Friday, March 4, 2011

Economy's improvement in eye of beholder

The friendly folks at the state Labor Department sent a letter my way that offers this encouraging assessment: that I have been unemployed for so long (nearly, gulp, 20 months) that "your prospects for finding work in your customary occupation are classified as 'not good'." (Sigh!)

The boldface, which is theirs, then continues to inform me that I now must look for suitable work, which is defined as anything else I could do using the skills from my former occupation or anything else at all that I could do no matter my training or lack of training, as long as whatever comes up in the crap shoot pays "at least 80 percent of your high quarter base period wages."

I vaguely recall that language from somewhere deep in my then-new unemployment insurance booklet, which I dutifully read eons ago. At the time, of course, I knew that it never would apply to ME, since I was a well-educated careerist who had climbed the ranks in my profession and would land in a new job tout de suite.

But -- oops! -- it was indeed meant for me.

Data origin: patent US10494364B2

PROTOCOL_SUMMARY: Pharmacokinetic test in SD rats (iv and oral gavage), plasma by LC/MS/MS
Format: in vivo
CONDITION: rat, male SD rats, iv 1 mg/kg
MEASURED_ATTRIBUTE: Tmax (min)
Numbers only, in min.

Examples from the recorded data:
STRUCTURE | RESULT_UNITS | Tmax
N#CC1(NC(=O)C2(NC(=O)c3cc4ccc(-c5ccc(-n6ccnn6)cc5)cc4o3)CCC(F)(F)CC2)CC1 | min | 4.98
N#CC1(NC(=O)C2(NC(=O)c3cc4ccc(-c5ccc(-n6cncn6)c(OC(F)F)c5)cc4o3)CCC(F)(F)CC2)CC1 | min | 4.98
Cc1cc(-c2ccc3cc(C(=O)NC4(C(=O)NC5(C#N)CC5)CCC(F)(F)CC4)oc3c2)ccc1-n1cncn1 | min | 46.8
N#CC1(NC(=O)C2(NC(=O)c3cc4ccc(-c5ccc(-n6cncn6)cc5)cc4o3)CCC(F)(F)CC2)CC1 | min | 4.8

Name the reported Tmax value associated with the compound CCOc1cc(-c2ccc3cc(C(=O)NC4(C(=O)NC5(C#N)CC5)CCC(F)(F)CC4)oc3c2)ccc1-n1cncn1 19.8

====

So you'll understand the agita that resulted today from a couple of news snippets I caught:

  1. The monthly jobs report;
  2. A discussion of corporate profits.
The U.S. Labor Department this morning reported an improved employment picture in February, with the nonfarm payroll number up (+192,000) and the unemployment rate down (8.9%). According to the New York Times, the recovery is gaining traction, even if the 64.2 percent of working-age adults in a job or looking for one "is the lowest labor force participation rate in 25 years, an indication that many Americans are waiting for hiring to get better before resuming the job hunt."

Then there was this piece of an interview I caught this morning on CNBC with former Federal Reserve Chairman Alan Greenspan. If you skip to about 4:03, you'll hear an exchange between Greenspan and Steve Liesman, the network's senior economics reporter:

"Corporations are as profitable as they've ever been," says Liesman showing a chart indicating after-tax corporate profits as a percentage of gross domestic purchases. "How bad can business conditions really be, given how much corporations are earning these days?" he asks Greenspan.

The former chairman offers a long, considered, Greenspan-esque response, but then adds: "I grant you your point ... there's no question that profits are doing exceptionally well."

"But," he goes on, "you can still have very considerable profitability and not be willing to invest it in illiquid assets."  Um, like what, new workers?

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